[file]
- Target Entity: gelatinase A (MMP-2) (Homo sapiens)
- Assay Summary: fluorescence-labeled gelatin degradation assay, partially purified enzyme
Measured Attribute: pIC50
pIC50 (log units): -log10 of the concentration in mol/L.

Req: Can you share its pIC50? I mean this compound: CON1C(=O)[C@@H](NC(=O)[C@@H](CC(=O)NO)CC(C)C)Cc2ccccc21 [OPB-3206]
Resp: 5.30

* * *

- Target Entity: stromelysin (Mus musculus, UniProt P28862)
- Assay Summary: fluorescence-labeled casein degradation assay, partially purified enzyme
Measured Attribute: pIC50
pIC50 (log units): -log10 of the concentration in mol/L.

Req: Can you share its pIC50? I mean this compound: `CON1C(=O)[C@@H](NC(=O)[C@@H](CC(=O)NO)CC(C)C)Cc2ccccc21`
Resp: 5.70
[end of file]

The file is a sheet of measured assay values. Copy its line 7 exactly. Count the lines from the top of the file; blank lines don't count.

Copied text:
* * *